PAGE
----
Monday, November 09, 2015

Five Missing Flags

I have written in the past about a set of missing flags from the Branch-Lane brigade. I understand missing a flag or two from a regiment, but five whole flags from a brigade issue?

It would appear that right before the Seven Days campaign began, in late June 1862, Branch's brigade was issued new battle flags. Nicholas Gibbon chronicles in his diary that the brigade received new flags on June 26, 1862. At the battle of Gaines Mill, the flag of the Seventh North Carolina passed through the hands of five color bearers, including Col. Reuben Campbell, who died with it in his hands.

In fact, I have probably a half dozen mentions of various regiments in the brigade and their flags prior to the famous issue that is so associated with the Branch-Lane brigade. And I found another one last night. According to an article in the Weekly State Journal, dated October 1, 1862, Branch's "body, as he himself would have wished it, was borne to its last resting place under the tattered and ball-riddled flags of two of his veteran regiments." I would assume that the brigade sent two flags to accompany the remains of Branch. I would assume that one of them belonged to the Thirty-third, seeing that Branch was the former colonel of that regiment. But, what flags were they?

It is unlikely that it was the 33rd NCT's state flag. It was captured, most likely, during the battle of New Bern in March 1862, and then donated to the Hall of History (now the North Carolina Museum of History) in 1917. It is unlikely that Branch's headquarters flag was one of the flags used. His flag was found in Winchester, Virginia, many years after the war, and donated to the Museum in 1920. It is possible that a First National belonging to the 33rd NCT might have accompanied the General's body. This flag wound up in Hyde County after the war. (All of these flags are in the collection of the North Carolina Museum of History.)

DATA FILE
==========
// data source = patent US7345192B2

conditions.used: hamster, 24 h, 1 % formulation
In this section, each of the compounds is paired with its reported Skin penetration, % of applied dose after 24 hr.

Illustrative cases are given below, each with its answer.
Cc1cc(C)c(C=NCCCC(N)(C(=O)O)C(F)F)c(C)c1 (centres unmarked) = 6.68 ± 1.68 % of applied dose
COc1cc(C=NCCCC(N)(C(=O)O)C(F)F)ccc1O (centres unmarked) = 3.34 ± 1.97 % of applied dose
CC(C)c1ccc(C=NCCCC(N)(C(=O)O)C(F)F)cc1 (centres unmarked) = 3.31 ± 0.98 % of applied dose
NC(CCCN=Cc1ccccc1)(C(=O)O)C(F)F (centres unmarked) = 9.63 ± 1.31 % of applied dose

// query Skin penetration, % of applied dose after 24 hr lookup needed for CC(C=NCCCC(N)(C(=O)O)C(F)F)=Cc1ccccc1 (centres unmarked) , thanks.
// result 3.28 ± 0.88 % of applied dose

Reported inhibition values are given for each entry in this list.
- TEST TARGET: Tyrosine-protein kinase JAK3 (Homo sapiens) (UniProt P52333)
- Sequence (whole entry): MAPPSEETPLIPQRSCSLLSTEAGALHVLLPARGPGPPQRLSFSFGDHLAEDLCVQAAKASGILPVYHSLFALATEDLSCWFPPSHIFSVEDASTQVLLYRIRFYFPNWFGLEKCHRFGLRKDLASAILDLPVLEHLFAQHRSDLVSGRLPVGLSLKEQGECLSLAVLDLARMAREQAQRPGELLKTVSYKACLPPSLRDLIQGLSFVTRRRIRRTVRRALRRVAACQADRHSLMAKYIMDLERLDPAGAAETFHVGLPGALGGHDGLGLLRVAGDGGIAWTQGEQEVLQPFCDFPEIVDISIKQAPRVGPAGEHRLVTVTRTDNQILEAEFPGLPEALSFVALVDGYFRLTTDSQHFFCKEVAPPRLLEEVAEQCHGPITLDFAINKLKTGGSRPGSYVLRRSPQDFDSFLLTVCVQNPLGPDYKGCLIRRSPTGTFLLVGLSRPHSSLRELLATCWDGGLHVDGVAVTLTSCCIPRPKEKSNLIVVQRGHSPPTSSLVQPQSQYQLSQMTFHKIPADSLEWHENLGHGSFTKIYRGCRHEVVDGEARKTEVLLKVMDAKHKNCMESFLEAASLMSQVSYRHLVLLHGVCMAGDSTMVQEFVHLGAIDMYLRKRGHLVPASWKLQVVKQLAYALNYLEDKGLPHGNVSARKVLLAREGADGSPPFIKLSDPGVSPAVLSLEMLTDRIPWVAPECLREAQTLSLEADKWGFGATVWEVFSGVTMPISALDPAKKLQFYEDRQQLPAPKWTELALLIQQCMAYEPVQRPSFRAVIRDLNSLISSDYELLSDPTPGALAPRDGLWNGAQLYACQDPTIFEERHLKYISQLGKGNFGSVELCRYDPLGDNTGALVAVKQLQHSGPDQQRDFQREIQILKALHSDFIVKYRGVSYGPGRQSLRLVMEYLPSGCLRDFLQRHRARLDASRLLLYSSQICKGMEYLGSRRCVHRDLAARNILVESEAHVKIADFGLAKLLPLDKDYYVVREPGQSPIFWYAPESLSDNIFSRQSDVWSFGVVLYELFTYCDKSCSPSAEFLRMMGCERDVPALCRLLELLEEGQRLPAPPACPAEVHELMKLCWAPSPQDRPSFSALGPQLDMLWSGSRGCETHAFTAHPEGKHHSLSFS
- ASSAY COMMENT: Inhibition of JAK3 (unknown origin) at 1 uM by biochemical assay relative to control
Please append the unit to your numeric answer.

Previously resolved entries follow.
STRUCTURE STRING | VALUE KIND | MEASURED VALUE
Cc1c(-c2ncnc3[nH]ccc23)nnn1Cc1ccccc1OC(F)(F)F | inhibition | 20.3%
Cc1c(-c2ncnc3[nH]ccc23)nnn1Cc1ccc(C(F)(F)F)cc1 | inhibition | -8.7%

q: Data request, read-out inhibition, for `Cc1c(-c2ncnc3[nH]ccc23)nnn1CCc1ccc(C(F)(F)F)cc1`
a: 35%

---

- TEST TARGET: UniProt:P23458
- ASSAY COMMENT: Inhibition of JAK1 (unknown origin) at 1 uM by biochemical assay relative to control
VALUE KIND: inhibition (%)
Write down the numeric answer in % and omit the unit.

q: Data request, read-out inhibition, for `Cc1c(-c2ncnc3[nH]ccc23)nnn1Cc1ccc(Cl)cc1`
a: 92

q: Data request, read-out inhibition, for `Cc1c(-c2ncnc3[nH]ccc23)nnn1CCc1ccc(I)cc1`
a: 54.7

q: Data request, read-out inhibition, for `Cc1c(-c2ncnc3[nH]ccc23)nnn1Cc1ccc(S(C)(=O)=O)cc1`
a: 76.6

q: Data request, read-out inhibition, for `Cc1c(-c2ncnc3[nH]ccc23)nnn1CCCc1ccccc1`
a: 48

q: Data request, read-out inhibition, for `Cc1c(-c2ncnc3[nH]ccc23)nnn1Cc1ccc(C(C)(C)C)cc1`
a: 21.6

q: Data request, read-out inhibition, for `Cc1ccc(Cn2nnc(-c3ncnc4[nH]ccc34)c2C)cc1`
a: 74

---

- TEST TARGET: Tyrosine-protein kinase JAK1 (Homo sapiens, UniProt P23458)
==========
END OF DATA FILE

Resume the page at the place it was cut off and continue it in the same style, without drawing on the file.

Devereaux D. Cannon, Jr., writes that the Richmond Clothing Depot was established in late 1861 and by May 1862, was making wool bunting flags from material captured at the former Federal navy yard near Norfolk, Virginia.  These flags, according to Howard Madaus, featured 13 stars and "substituted orange wool for the borders." The flags were 48 inches square. (see more here) "The first examples of these new battle flags were issued in May to troops of Gen. James Longstreet's Right Wing." A. P. Hill's division was a part of that right wing until Hill and Longstreet had a falling out and Hill was transferred to Jackson's command.

So my next question is this: are there surviving examples of first bunting issue flags for other regiments in Hill's Division? I've not found any.

The search continues.... 

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